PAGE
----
Whether wearing an Israeli army uniform or traveling aboard a wooden sloop, laden with climbing gear or carrying traditional aboriginal spears, films from around the world are about to arrive on the Vineyard. The 10th anniversary of the Martha’s Vineyard International Film Festival begins formally on Thursday, Sept. 10, with a tented reception, Indian inspired food and Meet the Patels, a comedic documentary about the matchmaking efforts of the Patel family. Two documentaries will be shown ahead of the opening night, Amy and The Salt of the Earth, showing on Tuesday and Wednesday. Amy tells the tragic story of singer Amy Winehouse and The Salt of the Earth tracks the journey of celebrated photographer Sabastiao Salgado.

During the festival, which runs through Sept. 13, more than 40 feature length and short films will be screened.

Meru documents near-impossible attempt to climb Mount Meru in India.

“The films that we’re presenting this year, like any other year, focus on taking you to another place in the world, another culture to look at an issue,” said Richard Paradise, director of the festival. “It could be a universal issue, but it’s not an American point of view. It’s a French point of view or a Latin American point of view.”

The films will be shown at the Film Center in the Tisbury Market Place and the newly renovated Capawock Theatre on Main Street, Vineyard Haven.

“I’ve always tried to not be pigeonholed in doing movies that you’d consider festival films,” said Mr. Paradise. “It’s a mix of films that you’d consider more popular in nature like Amy, which is a documentary that is dealing with a very popular musician. But then you can get into very esoteric and very difficult to deal with subject matter, and we have a couple of those in the schedule. But I try to be very cognizant of having an eclectic line up, so that people have choices. I’d never have one drama playing in one theatre and another drama playing in another theatre at the exact same time. You want to have a choice.”

One film with a very Vineyard theme is Vanishing Sail, which follows a master boat builder as he builds one last wooden sloop.

Mr. Paradise said he always tries to begin the festival with an upbeat film and end with an upbeat film. There will also be numerous events including parties, conversations with the filmmakers and live music.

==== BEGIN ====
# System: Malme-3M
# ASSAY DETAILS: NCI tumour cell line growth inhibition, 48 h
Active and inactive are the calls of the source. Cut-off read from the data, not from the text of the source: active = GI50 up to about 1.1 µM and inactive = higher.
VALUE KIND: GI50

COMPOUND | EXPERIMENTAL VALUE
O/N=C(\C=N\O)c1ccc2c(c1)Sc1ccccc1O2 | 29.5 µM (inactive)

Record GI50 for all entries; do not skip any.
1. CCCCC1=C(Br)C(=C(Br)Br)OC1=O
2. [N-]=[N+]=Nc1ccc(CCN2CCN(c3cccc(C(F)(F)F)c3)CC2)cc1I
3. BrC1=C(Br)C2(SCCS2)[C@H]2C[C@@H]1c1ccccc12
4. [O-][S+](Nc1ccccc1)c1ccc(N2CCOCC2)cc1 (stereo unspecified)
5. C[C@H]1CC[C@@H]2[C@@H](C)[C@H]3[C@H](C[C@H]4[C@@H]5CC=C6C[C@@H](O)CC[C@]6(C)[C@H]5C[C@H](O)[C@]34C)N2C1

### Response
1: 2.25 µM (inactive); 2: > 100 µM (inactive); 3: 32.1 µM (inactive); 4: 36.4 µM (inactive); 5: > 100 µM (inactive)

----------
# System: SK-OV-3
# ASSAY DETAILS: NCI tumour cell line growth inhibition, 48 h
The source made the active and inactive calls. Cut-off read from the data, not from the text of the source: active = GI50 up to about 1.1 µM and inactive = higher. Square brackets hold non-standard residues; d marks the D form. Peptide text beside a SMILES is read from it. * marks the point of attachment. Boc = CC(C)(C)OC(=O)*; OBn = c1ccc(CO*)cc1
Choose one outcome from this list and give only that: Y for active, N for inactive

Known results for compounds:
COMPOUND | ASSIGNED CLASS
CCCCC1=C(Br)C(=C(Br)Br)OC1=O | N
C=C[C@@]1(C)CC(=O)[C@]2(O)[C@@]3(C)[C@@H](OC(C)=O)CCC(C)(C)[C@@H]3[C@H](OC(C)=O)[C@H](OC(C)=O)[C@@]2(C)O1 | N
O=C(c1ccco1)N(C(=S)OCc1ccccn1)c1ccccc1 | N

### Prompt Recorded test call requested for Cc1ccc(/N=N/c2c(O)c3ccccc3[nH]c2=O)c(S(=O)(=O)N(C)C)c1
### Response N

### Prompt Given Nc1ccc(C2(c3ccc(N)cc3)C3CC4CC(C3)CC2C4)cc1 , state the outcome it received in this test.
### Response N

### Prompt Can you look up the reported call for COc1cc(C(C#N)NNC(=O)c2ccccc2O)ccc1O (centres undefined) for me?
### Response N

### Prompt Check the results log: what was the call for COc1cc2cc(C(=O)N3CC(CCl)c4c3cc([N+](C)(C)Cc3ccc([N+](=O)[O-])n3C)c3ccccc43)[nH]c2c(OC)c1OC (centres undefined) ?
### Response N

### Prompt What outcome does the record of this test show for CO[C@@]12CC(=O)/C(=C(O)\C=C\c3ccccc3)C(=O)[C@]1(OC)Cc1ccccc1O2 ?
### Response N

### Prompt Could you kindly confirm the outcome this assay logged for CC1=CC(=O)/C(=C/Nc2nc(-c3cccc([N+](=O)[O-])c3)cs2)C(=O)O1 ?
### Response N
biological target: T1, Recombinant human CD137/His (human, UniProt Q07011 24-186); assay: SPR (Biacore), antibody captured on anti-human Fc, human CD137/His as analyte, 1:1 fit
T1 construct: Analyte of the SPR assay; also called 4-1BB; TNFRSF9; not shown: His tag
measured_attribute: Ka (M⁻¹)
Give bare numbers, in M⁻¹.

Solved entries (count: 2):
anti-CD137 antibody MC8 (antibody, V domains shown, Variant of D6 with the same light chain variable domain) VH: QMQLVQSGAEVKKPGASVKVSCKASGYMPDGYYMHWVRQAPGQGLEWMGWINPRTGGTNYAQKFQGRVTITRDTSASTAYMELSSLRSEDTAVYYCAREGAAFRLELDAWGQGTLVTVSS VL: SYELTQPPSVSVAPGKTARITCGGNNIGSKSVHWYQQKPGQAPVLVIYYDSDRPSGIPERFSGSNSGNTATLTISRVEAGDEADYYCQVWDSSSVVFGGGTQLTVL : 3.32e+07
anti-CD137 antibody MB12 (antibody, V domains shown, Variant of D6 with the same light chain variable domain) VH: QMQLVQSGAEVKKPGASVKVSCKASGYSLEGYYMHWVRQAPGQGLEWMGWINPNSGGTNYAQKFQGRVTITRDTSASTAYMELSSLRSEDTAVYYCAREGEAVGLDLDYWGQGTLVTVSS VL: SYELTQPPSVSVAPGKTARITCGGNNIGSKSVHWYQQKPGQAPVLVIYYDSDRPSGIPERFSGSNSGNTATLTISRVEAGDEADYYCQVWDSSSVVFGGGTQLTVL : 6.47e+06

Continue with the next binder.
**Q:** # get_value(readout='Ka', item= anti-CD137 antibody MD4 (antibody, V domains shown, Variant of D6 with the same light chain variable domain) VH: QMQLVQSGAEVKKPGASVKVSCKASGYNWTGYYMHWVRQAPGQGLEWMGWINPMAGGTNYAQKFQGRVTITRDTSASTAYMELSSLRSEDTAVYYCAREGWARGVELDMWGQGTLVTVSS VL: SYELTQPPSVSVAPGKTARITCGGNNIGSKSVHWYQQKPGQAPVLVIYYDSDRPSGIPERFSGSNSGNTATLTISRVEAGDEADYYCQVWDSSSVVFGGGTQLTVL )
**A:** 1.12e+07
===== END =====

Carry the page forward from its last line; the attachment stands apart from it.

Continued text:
One movie with an island theme sails up from the Caribbean in a traditionally made wooden ship. Alexis Andrews' film, Vanishing Sail, follows master boat builder Alwyn Enoe as he builds one last wooden sloop, hoping to encourage his sons to pick up the traditional trade in Carriacou, part of the Lesser Antilles. Vanishing Sail screens at 7 p.m. on Friday, Sept. 11, at the Capawock Theatre.

“The film has a very simple message, especially in our time now,” said Mr. Andrews. “It is important to slow down and work with our hands.”

Mr. Andrews was born in Greece, but has lived and worked in Antigua, West Indies, photographing yachts. He had previously photographed shipbuilders in Carriacou for a photography book before deciding to do a documentary film. It was his first film and he used a still camera for most of the shots.

“The people and community I was filming were familiar with me and the equipment so there was no barrier,” he said. “The downside was I had no idea what I was doing.”

Mr. Andrews said he collected as much footage as he could over three years and then at the editing table, his team dug in to find the story. Editing took two years, he said.

“There is a wealth of history and independent spirit that these vessels represent on the island,” said Mr. Andrews. “They represented the connections between islands of people.”

The Salt of the Earth tells tale of photographer traveling the world.

Using the festival circuit to help the documentary find an audience, Mr. Andrews said he specifically chose festivals that could connect with the subject matter.

“Martha’s Vineyard being an island and having a strong boat building industry through Gannon and Benjamin is an ideal place to show the film,” he said. “I’m excited to meet the people in the boating community.”

Other films include a documentary about Marlon Brando told in Mr. Brando’s own voice, the near impossible attempt to climb Mount Meru in India, a dark comedy about human existence from Norway, a family drama from Hong Kong and a cross-dressing comedic drama from France, to name just a few. All of the films begin in the late afternoon or evening, allowing audiences to enjoy the waning summer days on the beach before relaxing in a cool dark theatre with their film of choice. There will also be a juried competition of short international films screened on Saturday, Sept. 12, at 7 p.m.

Mr. Paradise said the festival offers more than just movies, it fosters a sense of community.

“The fact that you’re seeing so many films in a short amount of time, you feel like you’re part of this whole group of people going on a journey,” he said.

The 10th annual Martha’s Vineyard International Film Festival will run from Sept. 8 to 13. For a full list of films and events, visit the festival page at mvfilmsociety.com. Tickets can be purchased online and at the festival box office. All tickets are $12 for general admission, $9 for members and children under 14, excluding the opening and closing night events. All-access passes are also available for purchase.